Game of Science
Have you ever thought about walking a mile in a scientist’s shoes? Now you can do it with our new Game of Science. Find about various pitfalls waiting on every corner to unsuspecting scientists and overcome them with the help of Lindau Guidelines. Find out more at Sciathon 2021.
One of the critical tasks of science is to communicate new results in a concise and understandable way to general public. A crucial part of this process is trust, because without it the communication is impossible. During the pandemic we could fully see the amount of mistrust towards scientists in general public. However, this was not the case among scientists. In general, researchers tend to trust and rely on opinions of experts from other fields. The reason for this is that researchers follow a uniform set of guidelines which are universal and independent of discipline. In other words, they understand the process leading towards the results even when the science behind the results might be beyond their scope. Teaching people about how science works and not just the final results might get us further than we think.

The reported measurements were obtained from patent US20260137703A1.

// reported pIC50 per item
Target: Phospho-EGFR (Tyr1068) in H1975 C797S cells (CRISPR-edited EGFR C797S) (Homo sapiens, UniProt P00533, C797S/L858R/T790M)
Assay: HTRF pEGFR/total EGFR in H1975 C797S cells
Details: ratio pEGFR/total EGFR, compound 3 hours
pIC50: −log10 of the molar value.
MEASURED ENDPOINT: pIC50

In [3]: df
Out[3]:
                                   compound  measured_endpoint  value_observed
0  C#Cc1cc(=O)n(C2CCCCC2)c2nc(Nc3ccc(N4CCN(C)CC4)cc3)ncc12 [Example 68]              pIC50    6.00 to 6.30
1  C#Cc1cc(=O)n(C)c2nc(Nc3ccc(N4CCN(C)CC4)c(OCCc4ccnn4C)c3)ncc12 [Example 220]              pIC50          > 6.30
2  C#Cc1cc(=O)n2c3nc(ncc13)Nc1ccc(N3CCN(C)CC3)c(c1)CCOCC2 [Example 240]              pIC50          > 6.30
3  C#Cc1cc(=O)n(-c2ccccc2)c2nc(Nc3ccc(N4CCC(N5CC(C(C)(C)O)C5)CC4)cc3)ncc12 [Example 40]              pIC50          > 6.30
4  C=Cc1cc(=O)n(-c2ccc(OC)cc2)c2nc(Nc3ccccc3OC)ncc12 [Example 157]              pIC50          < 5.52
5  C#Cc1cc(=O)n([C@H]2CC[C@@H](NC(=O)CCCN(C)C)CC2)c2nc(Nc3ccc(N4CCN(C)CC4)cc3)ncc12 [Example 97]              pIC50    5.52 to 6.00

The best way how to learn something new is to engage with the topic actively. One of the options how to achieve this is to play a game. The goal of this project is to design a game (either physical or digital) based on aspects from a life of scientists. Scientific method, competing for grants, peer review process, publish or perish environment, paywalls for papers, defense of your work in front of various boards, risks of sharing unfinished work – these are just a few pitfalls waiting for a researcher at every corner. However, for people outside of academia a lot of these concepts are foreign and elusive. Of course, there are also positive aspects such as teamwork, the joy of discovery, exhilaration of being first, successful conclusions of projects or aiding fellow researchers. All these inner workings of science remain hidden from outside.
Practically all the problems described in the previous paragraph are related to one of the points in Lindau guidelines. In fact, even for experts it is convenient to see how implementing Lindau guidelines can benefit how science gets done.
Let’s open the mysterious world of science to everybody and show its human face.
Image courtesy of Michal Jex
Michal Jex, Lindau Alumnus 2021
Université Paris Dauphine, France